Secondary Hyperparathyroidism: Parathyroid glands, Symptoms, Causes and Treatment

It occurs when the parathyroid glands enlarge and release too much PTH, causing a high level of PTH in the blood.

There are several reasons why this happens in patients with kidney disease:

  • High levels of phosphorus in the blood.
  • The kidneys can not make vitamin D active (needed to absorb calcium).
  • Lower levels of calcium in the blood.

Secondary hyperparathyroidism can cause bone disease. It can also cause the accumulation of calcium in tissues and organs such as the heart and blood vessels.

What are the parathyroid glands?

The parathyroid glands are four tiny glands found near the thyroid gland in the neck.

Each one is the size of a pea. The parathyroid glands produce and release parathyroid hormones (hormones are secretions made by your body to help your bodywork and keep it healthy).

What is parathyroid hormone (PTH)?

Parathyroid hormone (also called PTH) controls the amount of calcium in the blood and inside the bones.

The release of PTH is activated and deactivated depending on the calcium levels in your blood. For example, if the level of calcium in the blood decreases, the parathyroid glands will release more PTH; this will cause the bones to release calcium and increase the level of calcium in the blood.



Most symptoms of secondary hyperparathyroidism are due to the underlying cause. People with vitamin D deficiency may notice muscle pain and weakness or pain in the bones.

In severe cases, they can develop osteomalacia (soft bones) that can cause fractures and bone deformity (in children, this is rickets).

How does secondary hyperparathyroidism cause bone disease?

Your bones are constantly changing. Some cells create new bone and cells that remove old bone. This process is known as “bone turnover.”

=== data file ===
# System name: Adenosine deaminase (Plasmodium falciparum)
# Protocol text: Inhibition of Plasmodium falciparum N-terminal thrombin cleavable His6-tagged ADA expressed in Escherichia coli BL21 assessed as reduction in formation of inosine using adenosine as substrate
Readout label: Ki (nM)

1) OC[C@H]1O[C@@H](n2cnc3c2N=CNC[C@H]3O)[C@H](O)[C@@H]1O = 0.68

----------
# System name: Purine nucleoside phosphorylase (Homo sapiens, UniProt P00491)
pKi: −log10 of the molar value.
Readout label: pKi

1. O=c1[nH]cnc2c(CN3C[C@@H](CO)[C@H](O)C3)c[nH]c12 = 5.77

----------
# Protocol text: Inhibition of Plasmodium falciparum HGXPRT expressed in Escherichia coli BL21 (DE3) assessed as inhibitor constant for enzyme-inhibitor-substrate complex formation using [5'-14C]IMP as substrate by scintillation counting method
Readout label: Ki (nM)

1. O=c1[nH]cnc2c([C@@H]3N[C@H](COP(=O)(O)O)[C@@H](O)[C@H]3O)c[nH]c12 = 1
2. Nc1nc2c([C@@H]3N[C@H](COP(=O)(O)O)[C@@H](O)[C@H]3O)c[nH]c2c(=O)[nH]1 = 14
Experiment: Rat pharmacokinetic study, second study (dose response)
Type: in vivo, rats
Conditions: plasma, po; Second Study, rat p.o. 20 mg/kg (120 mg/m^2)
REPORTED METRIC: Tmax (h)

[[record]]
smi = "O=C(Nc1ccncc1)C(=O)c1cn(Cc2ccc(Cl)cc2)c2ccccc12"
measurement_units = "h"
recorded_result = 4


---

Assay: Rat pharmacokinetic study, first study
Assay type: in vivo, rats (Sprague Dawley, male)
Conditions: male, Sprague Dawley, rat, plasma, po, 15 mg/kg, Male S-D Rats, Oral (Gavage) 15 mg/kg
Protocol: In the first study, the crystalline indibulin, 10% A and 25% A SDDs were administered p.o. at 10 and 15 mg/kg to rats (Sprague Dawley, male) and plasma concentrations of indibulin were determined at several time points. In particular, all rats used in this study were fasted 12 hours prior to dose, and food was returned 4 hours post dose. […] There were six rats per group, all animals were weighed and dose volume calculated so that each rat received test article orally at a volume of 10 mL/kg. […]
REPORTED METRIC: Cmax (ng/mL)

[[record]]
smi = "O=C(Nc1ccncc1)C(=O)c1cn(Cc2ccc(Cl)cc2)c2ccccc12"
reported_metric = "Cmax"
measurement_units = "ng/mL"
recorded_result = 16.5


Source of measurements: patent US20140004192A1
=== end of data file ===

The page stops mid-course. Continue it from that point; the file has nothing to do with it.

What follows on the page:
If you have secondary hyperparathyroidism, bone turnover is high. This means that the cells that remove the bone work faster than those that create new bone, which causes the bones to become weak and brittle. This can increase your chances of having bone pain and fractures.


There are several treatments to cure secondary hyperparathyroidism. These include some medications, surgery, and control of blood phosphorus levels.

  1. Drugs:

There are three medications for secondary hyperparathyroidism: vitamin D supplements, active vitamin D (or vitamin D analogs), and cinacalcet. If you have secondary hyperparathyroidism, talk to your healthcare provider about the proper treatment.

Vitamin D supplements:  You need active vitamin D to absorb calcium from your intestines into the blood.

Your calcium level decreases without enough active vitamin D, and the parathyroid glands release too much PTH. Therefore, you should take vitamin D supplements if your blood level (also called 25-hydroxy vitamin D) is too low.

Vitamin D analog: if your kidneys can no longer produce active vitamin D (also called 1,25-dihydroxy vitamin D). Your health care provider will tell you the type and amount of vitamin D best for you.

Cinacalcet:  Cinacalcet is a medication that acts directly on the parathyroid glands to reduce PTH in the blood.

Cinacalcet acts like calcium, so the body believes more calcium is in the blood. It is a pill that takes once a day and is only for dialysis patients. Cinacalcet may increase your chances of having low calcium levels in your blood.

  1. Surgery:

Parathyroidectomy is an operation that removes the parathyroid glands. This operation is only for very severe cases of hyperparathyroidism that can not be treated with medication.

  1. Check your blood phosphorus levels:

Because high phosphorus levels increase PTH release, it is essential to keep phosphorus in the blood in a normal range using diet and phosphate binders.